The United States Supreme Court explained the "intent-effects" test in Smith v. Doe:
We must "ascertain whether the legislature meant the statute to establish 'civil' proceedings." Kansas v. Hendricks, 521 U.S. 346, 361, 117 S.Ct. 2072, 138 L.Ed.2d 501 (1997). If the intention of the legislature was to impose punishment, that ends the inquiry. If, however, the intention was to enact a regulatory scheme that is civil and nonpunitive, we must further examine whether the statutory scheme is "'so punitive either in purpose or effect as to negate [the State's] intention' to deem it 'civil.'" Ibid. (quoting United States v. Ward, 448 U.S. 242, 248-49, 100 S.Ct. 2636, 65 L.Ed.2d 742 (1980)).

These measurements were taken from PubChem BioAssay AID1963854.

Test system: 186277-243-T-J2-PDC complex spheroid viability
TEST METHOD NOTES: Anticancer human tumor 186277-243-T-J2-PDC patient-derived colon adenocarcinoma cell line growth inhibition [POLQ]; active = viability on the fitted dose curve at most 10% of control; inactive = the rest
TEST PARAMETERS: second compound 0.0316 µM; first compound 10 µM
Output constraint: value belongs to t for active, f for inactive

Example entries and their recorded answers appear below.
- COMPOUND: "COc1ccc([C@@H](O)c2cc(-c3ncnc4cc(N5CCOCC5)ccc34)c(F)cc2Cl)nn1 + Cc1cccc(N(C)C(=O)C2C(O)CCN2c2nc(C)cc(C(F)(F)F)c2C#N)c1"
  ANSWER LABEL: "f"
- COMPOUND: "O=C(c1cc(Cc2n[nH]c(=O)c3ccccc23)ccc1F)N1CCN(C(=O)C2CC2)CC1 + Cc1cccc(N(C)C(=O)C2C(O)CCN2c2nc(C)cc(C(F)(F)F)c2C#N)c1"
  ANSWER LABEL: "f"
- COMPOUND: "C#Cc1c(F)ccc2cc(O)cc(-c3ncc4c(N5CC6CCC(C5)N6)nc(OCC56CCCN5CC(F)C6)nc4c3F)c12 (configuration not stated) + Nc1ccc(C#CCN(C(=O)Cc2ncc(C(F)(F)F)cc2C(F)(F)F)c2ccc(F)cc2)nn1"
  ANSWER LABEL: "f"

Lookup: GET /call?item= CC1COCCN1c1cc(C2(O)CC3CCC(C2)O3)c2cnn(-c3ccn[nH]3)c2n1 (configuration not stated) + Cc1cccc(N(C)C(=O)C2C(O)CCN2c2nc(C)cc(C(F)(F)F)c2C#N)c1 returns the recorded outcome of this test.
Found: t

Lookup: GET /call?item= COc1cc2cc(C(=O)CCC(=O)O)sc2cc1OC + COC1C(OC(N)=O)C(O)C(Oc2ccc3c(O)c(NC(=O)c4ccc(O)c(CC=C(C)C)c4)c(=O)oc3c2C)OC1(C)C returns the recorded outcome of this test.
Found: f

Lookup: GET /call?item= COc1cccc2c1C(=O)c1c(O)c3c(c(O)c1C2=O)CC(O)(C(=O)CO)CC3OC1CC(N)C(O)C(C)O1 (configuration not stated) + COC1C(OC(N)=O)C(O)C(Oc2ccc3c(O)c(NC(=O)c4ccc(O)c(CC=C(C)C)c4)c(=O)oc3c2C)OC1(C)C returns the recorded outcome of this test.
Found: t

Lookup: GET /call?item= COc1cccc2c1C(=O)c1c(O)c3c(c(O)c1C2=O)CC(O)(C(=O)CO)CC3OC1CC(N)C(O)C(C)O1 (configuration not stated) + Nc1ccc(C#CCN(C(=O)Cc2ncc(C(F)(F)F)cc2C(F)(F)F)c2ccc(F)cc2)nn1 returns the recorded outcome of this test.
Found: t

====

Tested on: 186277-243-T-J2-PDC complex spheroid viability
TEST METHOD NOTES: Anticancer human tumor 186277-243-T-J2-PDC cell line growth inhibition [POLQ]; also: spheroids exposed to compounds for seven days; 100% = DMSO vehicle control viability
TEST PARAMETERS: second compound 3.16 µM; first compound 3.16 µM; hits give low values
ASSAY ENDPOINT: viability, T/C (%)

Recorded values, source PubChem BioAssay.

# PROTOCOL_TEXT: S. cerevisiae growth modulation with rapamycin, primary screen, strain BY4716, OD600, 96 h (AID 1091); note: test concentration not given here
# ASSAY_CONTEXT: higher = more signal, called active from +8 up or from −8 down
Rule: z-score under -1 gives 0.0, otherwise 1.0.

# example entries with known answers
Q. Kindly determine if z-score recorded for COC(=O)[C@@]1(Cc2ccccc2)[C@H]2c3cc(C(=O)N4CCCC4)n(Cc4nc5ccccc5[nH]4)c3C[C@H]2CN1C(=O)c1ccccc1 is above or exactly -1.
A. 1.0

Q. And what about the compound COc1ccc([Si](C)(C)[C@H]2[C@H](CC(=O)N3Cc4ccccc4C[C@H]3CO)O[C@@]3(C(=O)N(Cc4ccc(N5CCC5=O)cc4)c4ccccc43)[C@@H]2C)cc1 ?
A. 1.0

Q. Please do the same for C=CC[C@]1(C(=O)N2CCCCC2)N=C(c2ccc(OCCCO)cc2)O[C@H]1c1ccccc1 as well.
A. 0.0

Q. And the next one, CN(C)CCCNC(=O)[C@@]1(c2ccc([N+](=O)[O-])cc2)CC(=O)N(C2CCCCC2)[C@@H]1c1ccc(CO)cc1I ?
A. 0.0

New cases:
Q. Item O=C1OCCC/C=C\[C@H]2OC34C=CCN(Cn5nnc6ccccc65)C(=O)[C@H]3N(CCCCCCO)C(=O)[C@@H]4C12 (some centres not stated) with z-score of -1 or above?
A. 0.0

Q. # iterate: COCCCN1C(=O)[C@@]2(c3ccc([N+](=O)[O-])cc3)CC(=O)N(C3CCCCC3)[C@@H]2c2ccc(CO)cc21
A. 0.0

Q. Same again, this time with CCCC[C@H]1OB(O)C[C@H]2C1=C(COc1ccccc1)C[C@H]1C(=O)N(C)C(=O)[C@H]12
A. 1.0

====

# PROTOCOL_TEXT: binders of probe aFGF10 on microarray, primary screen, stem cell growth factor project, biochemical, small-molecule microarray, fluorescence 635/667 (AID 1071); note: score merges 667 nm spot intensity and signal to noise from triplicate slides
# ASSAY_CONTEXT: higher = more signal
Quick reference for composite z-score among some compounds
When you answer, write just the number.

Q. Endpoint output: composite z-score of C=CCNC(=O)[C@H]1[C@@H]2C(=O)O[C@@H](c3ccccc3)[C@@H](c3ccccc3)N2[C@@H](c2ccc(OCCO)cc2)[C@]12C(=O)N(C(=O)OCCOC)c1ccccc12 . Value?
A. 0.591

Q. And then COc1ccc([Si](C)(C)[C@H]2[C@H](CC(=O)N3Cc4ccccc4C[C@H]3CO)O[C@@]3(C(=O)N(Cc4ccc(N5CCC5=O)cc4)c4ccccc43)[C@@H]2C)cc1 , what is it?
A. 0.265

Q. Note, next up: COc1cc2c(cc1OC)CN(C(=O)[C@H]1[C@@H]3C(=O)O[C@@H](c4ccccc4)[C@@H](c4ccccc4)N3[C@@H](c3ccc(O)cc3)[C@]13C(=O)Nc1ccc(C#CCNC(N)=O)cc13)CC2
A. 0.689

538 U.S. 84, 92 (2003). Stated another way, the “intent-effects” test requires a reviewing court to engage in a two-part inquiry: “first, the court must consider the legislative intent of the statute; second, even if the statute’s stated purpose is non-punitive, the court must assess whether its effect overrides the legislative purpose to render the statute punitive.” Doe, 430 Md. at 570 (Harrell, J., concurring) (footnote and citation omitted). Therefore, by declaring that the 2009 and 2010 amendments “took that law across the line from civil regulation to an element of the punishment of offenders, ” Judge McDonald’s concurring opinion found a violation of the State and federal ex post facto clauses under the “intent-effects” test. Id. at 578 (McDonald, J., concurring).